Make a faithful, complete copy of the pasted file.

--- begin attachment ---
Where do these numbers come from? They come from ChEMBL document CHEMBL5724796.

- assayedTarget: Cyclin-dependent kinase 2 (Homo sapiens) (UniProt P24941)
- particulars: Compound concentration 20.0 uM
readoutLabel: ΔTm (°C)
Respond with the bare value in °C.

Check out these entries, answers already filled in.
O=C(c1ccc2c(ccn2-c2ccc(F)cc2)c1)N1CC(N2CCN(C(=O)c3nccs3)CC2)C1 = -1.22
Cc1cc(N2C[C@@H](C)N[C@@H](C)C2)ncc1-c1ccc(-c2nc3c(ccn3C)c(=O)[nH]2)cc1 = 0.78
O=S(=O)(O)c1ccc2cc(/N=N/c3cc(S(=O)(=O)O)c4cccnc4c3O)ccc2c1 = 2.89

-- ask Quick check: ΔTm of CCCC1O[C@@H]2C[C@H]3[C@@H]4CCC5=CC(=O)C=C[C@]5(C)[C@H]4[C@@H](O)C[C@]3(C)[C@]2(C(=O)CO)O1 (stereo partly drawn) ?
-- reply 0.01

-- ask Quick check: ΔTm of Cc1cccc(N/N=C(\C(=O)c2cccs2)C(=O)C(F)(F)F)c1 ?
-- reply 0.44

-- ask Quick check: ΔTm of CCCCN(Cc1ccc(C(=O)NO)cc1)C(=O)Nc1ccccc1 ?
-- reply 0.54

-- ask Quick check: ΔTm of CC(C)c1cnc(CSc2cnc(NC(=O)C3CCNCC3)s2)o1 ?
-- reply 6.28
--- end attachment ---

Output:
Where do these numbers come from? They come from ChEMBL document CHEMBL5724796.

- assayedTarget: Cyclin-dependent kinase 2 (Homo sapiens) (UniProt P24941)
- particulars: Compound concentration 20.0 uM
readoutLabel: ΔTm (°C)
Respond with the bare value in °C.

Check out these entries, answers already filled in.
O=C(c1ccc2c(ccn2-c2ccc(F)cc2)c1)N1CC(N2CCN(C(=O)c3nccs3)CC2)C1 = -1.22
Cc1cc(N2C[C@@H](C)N[C@@H](C)C2)ncc1-c1ccc(-c2nc3c(ccn3C)c(=O)[nH]2)cc1 = 0.78
O=S(=O)(O)c1ccc2cc(/N=N/c3cc(S(=O)(=O)O)c4cccnc4c3O)ccc2c1 = 2.89

-- ask Quick check: ΔTm of CCCC1O[C@@H]2C[C@H]3[C@@H]4CCC5=CC(=O)C=C[C@]5(C)[C@H]4[C@@H](O)C[C@]3(C)[C@]2(C(=O)CO)O1 (stereo partly drawn) ?
-- reply 0.01

-- ask Quick check: ΔTm of Cc1cccc(N/N=C(\C(=O)c2cccs2)C(=O)C(F)(F)F)c1 ?
-- reply 0.44

-- ask Quick check: ΔTm of CCCCN(Cc1ccc(C(=O)NO)cc1)C(=O)Nc1ccccc1 ?
-- reply 0.54

-- ask Quick check: ΔTm of CC(C)c1cnc(CSc2cnc(NC(=O)C3CCNCC3)s2)o1 ?
-- reply 6.28